One of the most important financial benefits of being a AgCredit member-borrower is having the opportunity to share in the association's profits.
Most businesses return their profits to their owners, not their customers. When you borrow from AgCredit, you become an owner of the business and are therefore entitled to share in the profits of the association.
At the end of each fiscal year, AgCredit determines its total income and expenses. Income remaining after all expenses are deducted (the net income) can then be distributed in accordance with the association's bylaws. The Board of Directors can elect to retain all of the net income to strengthen the association's capital position, or distribute a portion of, or all, of the net income to members by declaring a dividend on stock or declaring a patronage refund.
A patronage refund is a way of distributing the association's net income to its member-stockholders. A member's refund is based on the proportion of interest earned on his or her loan to the total interest earned by the association. A patronage refund may be paid in cash, allocated surplus, stock, or any combination of these items. A patronage refund is a way to refund a portion of the interest you paid on your loan.
Patronage refunds benefit borrowers by reducing their cost of borrowing. AgCredit charges competitive rates on its loans/rates comparable to those charged by other lenders for similar loans.
However, a major difference between AgCredit and other lenders is that AgCredit returns its profits to its borrowers. When you receive a patronage refund from AgCredit, your effective cost of borrowing is reduced.
Since AgCredit distributes refunds based on the amount of interest earned on each member's loan, the more business you do with AgCredit, the larger your potential patronage refund.
Patronage refunds can help AgCredit reduce its tax expense and maintain a strong capital position. This helps the entire membership because an association with a strong capital position is better able to offer competitive interest rates, ensure a constant supply of credit and provide for the retirement of member equity held in the form of allocated surplus.
Unlike other corporations where profits are taxed twice, when earned by the corporation and when distributed to owners as dividends, a cooperative's profits are taxed only once when they are distributed as a patronage refund.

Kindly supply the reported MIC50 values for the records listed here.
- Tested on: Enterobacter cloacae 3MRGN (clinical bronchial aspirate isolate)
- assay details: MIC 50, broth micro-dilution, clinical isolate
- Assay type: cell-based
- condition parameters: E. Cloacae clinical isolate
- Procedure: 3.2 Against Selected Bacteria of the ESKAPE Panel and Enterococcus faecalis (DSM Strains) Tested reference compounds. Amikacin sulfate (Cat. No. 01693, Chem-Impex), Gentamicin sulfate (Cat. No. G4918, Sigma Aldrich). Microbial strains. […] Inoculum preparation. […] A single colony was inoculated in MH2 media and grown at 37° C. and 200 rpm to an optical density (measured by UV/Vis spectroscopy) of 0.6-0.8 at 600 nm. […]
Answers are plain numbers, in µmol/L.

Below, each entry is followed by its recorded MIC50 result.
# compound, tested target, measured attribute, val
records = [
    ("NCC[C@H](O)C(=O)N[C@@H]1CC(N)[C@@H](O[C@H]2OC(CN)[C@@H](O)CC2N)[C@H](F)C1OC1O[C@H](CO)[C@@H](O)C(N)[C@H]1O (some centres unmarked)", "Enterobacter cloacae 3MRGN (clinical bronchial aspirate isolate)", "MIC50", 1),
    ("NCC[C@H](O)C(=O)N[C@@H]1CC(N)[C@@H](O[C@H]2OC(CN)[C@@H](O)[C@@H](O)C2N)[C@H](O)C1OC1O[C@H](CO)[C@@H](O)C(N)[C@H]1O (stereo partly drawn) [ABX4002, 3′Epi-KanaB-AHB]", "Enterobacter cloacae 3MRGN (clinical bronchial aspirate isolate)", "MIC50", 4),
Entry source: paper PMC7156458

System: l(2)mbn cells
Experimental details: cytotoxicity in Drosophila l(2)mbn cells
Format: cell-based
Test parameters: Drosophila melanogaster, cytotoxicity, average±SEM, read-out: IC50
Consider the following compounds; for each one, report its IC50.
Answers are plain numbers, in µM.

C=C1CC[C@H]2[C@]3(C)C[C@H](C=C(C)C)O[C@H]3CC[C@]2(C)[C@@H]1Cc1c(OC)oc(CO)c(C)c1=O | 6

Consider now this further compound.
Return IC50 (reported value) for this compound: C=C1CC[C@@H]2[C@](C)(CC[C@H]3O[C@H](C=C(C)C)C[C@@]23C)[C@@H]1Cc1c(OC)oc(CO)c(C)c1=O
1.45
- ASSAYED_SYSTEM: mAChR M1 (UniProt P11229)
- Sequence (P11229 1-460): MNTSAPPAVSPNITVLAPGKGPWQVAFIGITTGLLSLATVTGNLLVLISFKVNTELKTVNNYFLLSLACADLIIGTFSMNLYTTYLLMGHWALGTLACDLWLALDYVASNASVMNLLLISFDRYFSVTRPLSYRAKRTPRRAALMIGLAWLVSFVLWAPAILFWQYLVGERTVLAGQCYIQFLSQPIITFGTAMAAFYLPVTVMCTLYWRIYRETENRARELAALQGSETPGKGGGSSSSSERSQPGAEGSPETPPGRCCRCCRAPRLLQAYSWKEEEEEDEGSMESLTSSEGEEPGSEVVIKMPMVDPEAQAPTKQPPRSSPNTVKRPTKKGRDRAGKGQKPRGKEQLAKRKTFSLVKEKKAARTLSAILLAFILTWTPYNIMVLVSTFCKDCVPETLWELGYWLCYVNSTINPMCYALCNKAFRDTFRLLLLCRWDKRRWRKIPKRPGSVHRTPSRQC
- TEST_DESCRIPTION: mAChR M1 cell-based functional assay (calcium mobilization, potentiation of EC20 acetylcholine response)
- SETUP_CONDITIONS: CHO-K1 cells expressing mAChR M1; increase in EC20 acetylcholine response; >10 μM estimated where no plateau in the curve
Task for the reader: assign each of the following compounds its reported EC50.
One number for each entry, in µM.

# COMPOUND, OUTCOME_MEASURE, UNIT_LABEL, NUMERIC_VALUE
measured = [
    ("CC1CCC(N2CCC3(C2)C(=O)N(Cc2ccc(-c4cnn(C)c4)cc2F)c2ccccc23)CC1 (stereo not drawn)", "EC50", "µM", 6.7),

AgCredit is allowed a tax deduction for the amount of net income that it distributes in the form of a qualified patronage refund. Therefore, to effectively manage the association's tax expense and maintain a strong capital position, the Board of Directors may elect to distribute taxable earnings to members as a qualified patronage refund. A qualified patronage refund is one in which at least 20 percent is paid in cash and the remainder in either stock or qualified allocated surplus.
Members, through the board, usually elect to leave a portion of the patronage refund in the cooperative to help keep its operation on a sound financial basis. The retained portion of each member's patronage refund is recorded on the books of the association, or allocated to each member's equity account. This retained patronage refund is called allocated surplus.
Qualified allocated surplus is a portion of the patronage refund retained for the purpose of providing for the capital needs of your cooperative. AgCredit operates with a minimal stock requirement. This stock requirement is not adequate to maintain the levels of capital which are required to operate a safe and sound financial institution. Allocated surplus now provides that source of capital.
AgCredit's goal is to operate efficiently and maintain a strong permanent capital base. It is the board's responsibility to continually monitor the financial position of the association. The board can vote to retire allocated surplus when it determines the association does not need it for capital.
The cash portion of your patronage refund may be issued to you by check or recorded on the association's books in a special account.
When any portion of a patronage refund is paid in cash, your Board of Directors may elect to set a minimum check amount as a means of controlling expenses. Cash distributions below the minimum check amount are recorded in a special account called patronage payable. On notification of patronage refund, refunds placed in patronage payable appear under "Not Distributed."
Members may request a check for monies in their patronage payable accounts, request that these amounts be applied to their loans, or leave these distributions "on account" with the association.
Patronage refunds issued in the form of allocated surplus can only be retired, or paid to members, upon approval of the board. Under the bylaws, the association cannot honor requests from members to retire the individual allocated surplus accounts.
Each time a patronage distribution is issued, AgCredit will notify eligible members of their patronage refunds. The notification will include a breakdown of the amount paid in cash (by check or patronage payable entry) and the amount paid in allocated surplus or stock.
Yes. In January, AgCredit will send you an IRS Form 1099. This form will show the total of all taxable patronage refunds issued to you during the previous year. The portion of the patronage refund paid in qualified allocated surplus will also be reported as taxable income.
The use of patronage refunds makes a significant reduction in your effective interest cost and saves you money. The next time you sit down and write a check to another lending institution, ask yourself a question: "How much of this interest payment will the bank be returning to me?" If your answer is "none," then maybe you should consider doing more of your business where you are a stockholder—AgCredit. Remember, you own the bank, and you share in the profits.